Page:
The end of the course evaluation would be more generalised. The trainees would respond to some key questions:
I would like more lectures on ---- topics.
I would like more time to practise my clinical skills in otology/rhinology/laryngology.
I would like more workshops to be offered.
I don't think the following topics were useful.
Comments on the facilities.
The participants would also be asked to rate the course overall on 4 point Likert scale (Excellent, good, satisfactory, not satisfactory). Daily feedback would be analysed by the tutors at the faculty meeting. The data would be recorded for audit purposes. After step 3 the faculty would meet again to discuss and critically analyse the course.
Currently most doctors will take up a post in ENT after completing their first year as a Foundation trainee (pre registration house officer). During their training at Foundation year 2 or Speciality trainee grade they will undertake increasing responsibility for patient care. At the same time they will develop the general and specific skills needed for their chosen speciality 8 .
Though junior doctors training is in the process of change there have been historical problems with the job structure, working conditions and training opportunities provided 8 . Supervision, assessment and appraisal vary from department to department. So starting a new job is full of anxiety for the trainee. During the change over of the trainees, service to the patients does not stop. If there is no overlap, formal handover can be difficult. Lack of preparation for these posts has caused concern for senior medical and nursing staff.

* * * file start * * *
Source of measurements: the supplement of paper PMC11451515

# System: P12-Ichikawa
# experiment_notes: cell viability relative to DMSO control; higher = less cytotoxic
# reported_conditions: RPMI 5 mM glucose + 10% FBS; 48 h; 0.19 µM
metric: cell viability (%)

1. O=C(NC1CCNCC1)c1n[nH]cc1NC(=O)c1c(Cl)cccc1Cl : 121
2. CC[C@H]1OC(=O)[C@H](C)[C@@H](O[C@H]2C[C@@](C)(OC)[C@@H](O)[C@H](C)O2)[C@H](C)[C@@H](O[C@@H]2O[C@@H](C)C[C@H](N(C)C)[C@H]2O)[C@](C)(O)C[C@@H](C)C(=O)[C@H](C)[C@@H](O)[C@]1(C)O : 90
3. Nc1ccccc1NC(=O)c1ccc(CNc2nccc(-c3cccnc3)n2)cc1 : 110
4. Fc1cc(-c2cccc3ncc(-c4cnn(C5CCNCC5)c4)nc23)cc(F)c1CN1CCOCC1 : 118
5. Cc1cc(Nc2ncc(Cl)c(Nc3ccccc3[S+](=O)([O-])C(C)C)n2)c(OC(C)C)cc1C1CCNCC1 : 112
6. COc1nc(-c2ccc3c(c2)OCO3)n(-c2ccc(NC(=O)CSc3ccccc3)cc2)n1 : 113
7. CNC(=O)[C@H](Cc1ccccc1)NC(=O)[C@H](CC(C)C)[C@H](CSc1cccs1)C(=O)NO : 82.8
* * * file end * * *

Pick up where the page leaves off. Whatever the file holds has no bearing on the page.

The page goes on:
Is induction really required? The cost of running an induction course is manifested in a loss of service cover from the trainees during the course and the work by the tutors. The benefits of induction are rapid integration of the new doctors and reduction in anxiety. An efficient and appropriate induction will reduce pressures on the other team members 3 . Thus induction should be seen as a responsibility rather than a compulsion.
The main principles of induction are 3 :
General hospital induction should take place on the first day of the job. It should focus on the needs of the trainees and not the trust (employer).
Departmental induction should follow the general induction and can take place over a longer time.